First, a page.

by Jarrett Hoffman
Inside every artist’s brain is a region where the words of their mentors float around like balloons, even years or decades later. During a recent phone call, bassoonist Barry Stees looked back on one such piece of advice from the late K. David Van Hoesen, his former teacher at the Eastman School of Music.
“He was always encouraging us to read literature, view art, and take in other forms of culture to fill in the context behind the music we were learning,” said Stees, who serves as assistant principal bassoon in The Cleveland Orchestra.
That stuck with him. And now, he’s developed a concert program themed around music and the visual art and artists that inspired it. He’ll bring that to life with pianist Randall Fusco, oboist Cynthia Watson Sperl, and the Callisto Quartet at Chagrin Falls United Methodist Church this Friday, April 26 at 7:30 pm as part of the Chagrin Arts series. Visual art will be displayed on the walls, and shown on projections.
The biggest draw of the evening: a world premiere by Jeffrey Rathbun titled Shapes for Bassoon and Piano, paired with knitted images and video by Stees’ wife, fiber artist Melinda K.P. Stees. Cleveland Orchestra fans will know that in addition to being a composer, Rathbun serves as assistant principal oboe in that ensemble. “It’s a nice family collaboration — Jeff’s a good friend and colleague of mine, so I’m really excited about it,” Barry Stees said.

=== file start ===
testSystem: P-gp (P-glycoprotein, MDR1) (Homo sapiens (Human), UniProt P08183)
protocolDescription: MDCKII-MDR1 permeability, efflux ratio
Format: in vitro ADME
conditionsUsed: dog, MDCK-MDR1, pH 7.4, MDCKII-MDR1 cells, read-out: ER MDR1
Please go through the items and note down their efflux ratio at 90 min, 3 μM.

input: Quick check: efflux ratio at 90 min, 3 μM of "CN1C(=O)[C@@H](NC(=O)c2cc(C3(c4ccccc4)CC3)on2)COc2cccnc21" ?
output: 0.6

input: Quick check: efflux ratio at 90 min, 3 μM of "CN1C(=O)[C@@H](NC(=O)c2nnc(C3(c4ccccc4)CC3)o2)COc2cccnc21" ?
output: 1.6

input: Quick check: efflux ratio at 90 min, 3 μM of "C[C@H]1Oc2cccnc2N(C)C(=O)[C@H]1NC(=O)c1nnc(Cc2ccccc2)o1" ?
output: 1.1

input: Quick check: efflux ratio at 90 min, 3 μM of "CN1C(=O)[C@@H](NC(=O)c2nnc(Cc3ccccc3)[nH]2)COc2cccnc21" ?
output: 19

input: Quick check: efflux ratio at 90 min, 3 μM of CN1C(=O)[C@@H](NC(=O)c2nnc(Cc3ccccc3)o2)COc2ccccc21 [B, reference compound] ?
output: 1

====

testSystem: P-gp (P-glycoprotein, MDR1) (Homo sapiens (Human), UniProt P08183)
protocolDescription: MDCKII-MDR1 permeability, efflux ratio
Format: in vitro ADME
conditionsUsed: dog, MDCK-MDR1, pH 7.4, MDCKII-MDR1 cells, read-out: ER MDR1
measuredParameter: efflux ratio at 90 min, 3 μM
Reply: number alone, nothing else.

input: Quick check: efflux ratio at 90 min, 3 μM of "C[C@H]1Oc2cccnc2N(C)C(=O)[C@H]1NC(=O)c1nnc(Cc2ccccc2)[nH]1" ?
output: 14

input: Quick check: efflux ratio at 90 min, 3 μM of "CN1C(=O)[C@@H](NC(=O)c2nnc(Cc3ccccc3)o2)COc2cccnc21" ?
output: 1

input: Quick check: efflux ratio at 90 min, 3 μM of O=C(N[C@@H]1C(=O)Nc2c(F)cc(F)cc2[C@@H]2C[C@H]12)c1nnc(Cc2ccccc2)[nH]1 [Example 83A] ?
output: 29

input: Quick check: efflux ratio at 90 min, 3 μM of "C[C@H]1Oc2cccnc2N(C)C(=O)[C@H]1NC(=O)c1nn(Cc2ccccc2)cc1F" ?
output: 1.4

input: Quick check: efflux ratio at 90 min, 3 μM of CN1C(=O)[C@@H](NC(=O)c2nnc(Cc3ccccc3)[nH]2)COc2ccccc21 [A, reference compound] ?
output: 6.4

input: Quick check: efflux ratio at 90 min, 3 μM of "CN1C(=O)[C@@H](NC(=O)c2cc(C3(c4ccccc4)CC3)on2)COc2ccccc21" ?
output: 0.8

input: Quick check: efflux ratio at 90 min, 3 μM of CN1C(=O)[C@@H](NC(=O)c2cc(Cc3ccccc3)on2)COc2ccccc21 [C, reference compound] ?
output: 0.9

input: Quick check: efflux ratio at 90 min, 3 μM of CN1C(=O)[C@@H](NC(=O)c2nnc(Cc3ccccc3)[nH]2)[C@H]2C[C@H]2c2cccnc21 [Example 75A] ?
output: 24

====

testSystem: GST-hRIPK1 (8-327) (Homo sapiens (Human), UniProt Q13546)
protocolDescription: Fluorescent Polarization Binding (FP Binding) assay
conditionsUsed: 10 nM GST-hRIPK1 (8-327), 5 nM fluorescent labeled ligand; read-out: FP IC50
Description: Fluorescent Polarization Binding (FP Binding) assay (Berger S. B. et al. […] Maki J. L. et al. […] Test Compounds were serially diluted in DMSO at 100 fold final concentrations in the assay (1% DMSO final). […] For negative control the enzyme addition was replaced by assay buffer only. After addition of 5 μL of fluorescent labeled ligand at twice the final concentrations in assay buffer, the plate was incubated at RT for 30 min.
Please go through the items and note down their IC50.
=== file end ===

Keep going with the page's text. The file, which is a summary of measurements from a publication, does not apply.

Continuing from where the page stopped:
Other pairings of composers and visual artists include Jiří Trtík with Russian expressionist Wassily Kandinsky, Daniel Baldwin with landscape painter Frederic Edwin Church, Désiré Dihau with French impressionist Edgar Degas, and Jenni Brandon with photographer Paul Schwendener.
But for composer Susan Kander, one pairing with visual art wasn’t enough. She needed four: each movement of her Museum Pieces for bassoon and string quartet was inspired by a favorite work in the Metropolitan Museum of Art in New York by Modigliani, Vermeer, and Breughel, in addition to an ancient sculpture.
Slightly different in inspiration is Paul Moravec’s Andy Warhol Sez. “Each movement is preceded by a short, pithy saying by Warhol that the performer reads,” Stees said. “It’ll be a lot of fun for the audience. And I’ve chosen to show video clips of him and his inner circle in the 1960s in Greenwich village — they made a bunch of home movies.”
And if that weren’t enough art for Stees to have on his mind, when we spoke last week, he was actually in his car on the way to see the Gordon Parks photography exhibit at the Cleveland Museum of Art. It was a good opportunity for Stees — the Orchestra was off for the week after its Asian tour, and he didn’t even have his bassoon to practice — it hadn’t yet cleared customs coming back.
Another travel-related bummer: “I’m pretty jet-lagged,” he said. “It’s a 12-hour time difference between here and Beijing, so I’m kind of messed up. They say it takes a day for each hour of jet lag to get acclimated — I’m hoping it won’t be that long.”
Published on ClevelandClassical.com April 23, 2019.
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